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Does noton security use sandbox technology?


Kudos1 Stats

Re: Question

Here's your answer ! Specifically in the article

What if a Norton user encounters a threat that’s so new, it isn’t in Symantec’s database? Antivirus wouldn’t work, because there would be no baseline to compare it to.

This is where the layered approach really starts to pay off. Norton technology is also based on the idea that if you can understand what a file does, you can determine whether or not it’s a threat — and act accordingly.

“When you normally run a piece of software on a computer, it has instructions for what the computer should do,” Blake explains. “If those are malicious instructions, the computer is going to do untrustworthy things. So Norton tries to figure out what the software does without actually running it on your computer.”

There are certain things that malware — say, a botnet, or spyware — does that legitimate applications won’t do. A piece of malware may open up Microsoft Outlook and start sending copies of itself to every single one of your contacts. It may copy itself in the AutoRun section of the Windows registry, ensuring that it will run whenever your computer boots. It may even open up a communication channel without your permission or knowledge, and then automatically start feeding information to an IP address in a foreign country.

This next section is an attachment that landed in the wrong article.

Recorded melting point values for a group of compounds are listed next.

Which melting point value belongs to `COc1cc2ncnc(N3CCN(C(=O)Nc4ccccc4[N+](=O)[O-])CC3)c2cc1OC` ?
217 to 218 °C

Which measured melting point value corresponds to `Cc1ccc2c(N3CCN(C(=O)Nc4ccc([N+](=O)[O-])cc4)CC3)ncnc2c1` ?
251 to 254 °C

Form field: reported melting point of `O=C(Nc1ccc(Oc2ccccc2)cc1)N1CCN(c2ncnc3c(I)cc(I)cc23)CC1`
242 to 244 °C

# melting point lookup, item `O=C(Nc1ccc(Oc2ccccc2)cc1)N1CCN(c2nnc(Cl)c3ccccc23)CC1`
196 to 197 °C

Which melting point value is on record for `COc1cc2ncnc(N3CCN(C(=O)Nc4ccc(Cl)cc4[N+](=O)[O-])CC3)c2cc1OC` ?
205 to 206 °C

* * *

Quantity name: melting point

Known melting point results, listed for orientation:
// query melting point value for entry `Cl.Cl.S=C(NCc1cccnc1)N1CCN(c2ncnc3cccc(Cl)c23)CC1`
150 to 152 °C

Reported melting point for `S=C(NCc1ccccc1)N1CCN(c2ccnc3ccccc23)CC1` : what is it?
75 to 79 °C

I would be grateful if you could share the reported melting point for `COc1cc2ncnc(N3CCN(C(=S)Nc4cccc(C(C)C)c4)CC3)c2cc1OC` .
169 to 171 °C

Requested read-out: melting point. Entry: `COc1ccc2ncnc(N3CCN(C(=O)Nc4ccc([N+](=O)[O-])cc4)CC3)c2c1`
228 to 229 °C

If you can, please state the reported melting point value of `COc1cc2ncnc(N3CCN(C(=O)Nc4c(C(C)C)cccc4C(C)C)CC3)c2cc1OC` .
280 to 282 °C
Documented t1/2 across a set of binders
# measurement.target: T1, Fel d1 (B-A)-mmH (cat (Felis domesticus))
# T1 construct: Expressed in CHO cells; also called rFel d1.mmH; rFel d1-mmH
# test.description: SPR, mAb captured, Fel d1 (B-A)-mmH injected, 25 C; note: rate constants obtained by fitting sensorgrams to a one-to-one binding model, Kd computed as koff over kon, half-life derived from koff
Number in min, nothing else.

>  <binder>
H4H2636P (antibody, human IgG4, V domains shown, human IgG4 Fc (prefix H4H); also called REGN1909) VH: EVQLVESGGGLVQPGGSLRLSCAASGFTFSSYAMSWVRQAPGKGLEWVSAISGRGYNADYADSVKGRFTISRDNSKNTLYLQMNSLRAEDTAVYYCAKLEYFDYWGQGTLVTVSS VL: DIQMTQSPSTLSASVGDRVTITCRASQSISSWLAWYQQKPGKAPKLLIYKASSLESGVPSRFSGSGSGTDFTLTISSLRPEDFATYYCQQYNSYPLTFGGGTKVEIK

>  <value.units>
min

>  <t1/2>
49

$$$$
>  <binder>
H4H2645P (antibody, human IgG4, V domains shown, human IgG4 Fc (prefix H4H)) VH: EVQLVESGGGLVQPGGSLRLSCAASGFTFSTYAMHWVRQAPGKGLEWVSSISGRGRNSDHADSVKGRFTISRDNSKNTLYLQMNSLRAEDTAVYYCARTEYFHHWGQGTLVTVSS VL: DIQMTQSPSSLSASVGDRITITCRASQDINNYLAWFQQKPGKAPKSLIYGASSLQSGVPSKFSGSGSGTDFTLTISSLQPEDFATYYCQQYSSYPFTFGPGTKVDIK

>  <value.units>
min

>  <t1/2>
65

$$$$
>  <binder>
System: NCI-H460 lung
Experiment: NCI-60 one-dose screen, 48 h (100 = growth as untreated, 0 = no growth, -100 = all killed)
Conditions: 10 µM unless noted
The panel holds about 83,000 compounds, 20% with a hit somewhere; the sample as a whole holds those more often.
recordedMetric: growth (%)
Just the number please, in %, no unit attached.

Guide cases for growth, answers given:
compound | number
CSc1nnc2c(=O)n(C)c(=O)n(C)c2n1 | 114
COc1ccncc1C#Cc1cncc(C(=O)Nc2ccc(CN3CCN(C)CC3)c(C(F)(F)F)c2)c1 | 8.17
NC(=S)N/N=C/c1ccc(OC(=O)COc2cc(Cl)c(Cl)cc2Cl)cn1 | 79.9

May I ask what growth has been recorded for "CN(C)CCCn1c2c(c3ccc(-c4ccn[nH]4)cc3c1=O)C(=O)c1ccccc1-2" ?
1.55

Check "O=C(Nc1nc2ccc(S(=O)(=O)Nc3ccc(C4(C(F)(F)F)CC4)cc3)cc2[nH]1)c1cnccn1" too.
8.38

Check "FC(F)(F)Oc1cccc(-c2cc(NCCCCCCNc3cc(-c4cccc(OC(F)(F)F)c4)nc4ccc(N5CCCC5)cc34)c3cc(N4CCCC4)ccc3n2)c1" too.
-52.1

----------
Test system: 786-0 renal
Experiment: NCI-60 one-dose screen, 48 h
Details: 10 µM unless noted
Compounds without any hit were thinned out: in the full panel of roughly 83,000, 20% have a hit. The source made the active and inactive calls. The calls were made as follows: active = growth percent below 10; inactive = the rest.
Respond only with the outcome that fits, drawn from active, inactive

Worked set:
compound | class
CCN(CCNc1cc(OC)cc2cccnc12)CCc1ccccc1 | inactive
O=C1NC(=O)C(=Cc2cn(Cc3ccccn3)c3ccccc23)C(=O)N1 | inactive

And because legitimate programs don’t do these things, Norton software can figure out if a new file is a threat or not simply by letting it run in a sealed-off virtual machine environment — or “sandbox” — and watching what happens. The file in question doesn’t have any way to distinguish between the sandbox and a real, unprotected system, so it does whatever it’s designed to do — all without harming the user’s computer or data.

Here's the full article.


Windows 10 Home X 64 Norton Security Premium Current

Re: Question


In short, Norton does have so-called "sandbox technology":

 Norton software can figure out if a new file is a threat or not simply by letting it run in a sealed-off virtual machine environment — or “sandbox” — and watching what happens.

Based on the behaviors we see in the sandbox, we can make a determination as to whether that software is trustworthy or not

It doesn’t matter if there are a million variants of a particular threat,... As long as the core behaviours it exhibits are understood to be bad, then we can identify it as being malicious and take steps to block it.

Furthermore, you're one of mal fans, try installing the latest version of VMware/ VirtualBox.

 For more info, you may Chat with Norton Support. Thx... 

PUP Hunter PRO: Just TRYING to save the world (U) from cyber threats, A single blog post, at a time, and ONCE & FOR ALL. (A fan of Nadia_Kovacs)

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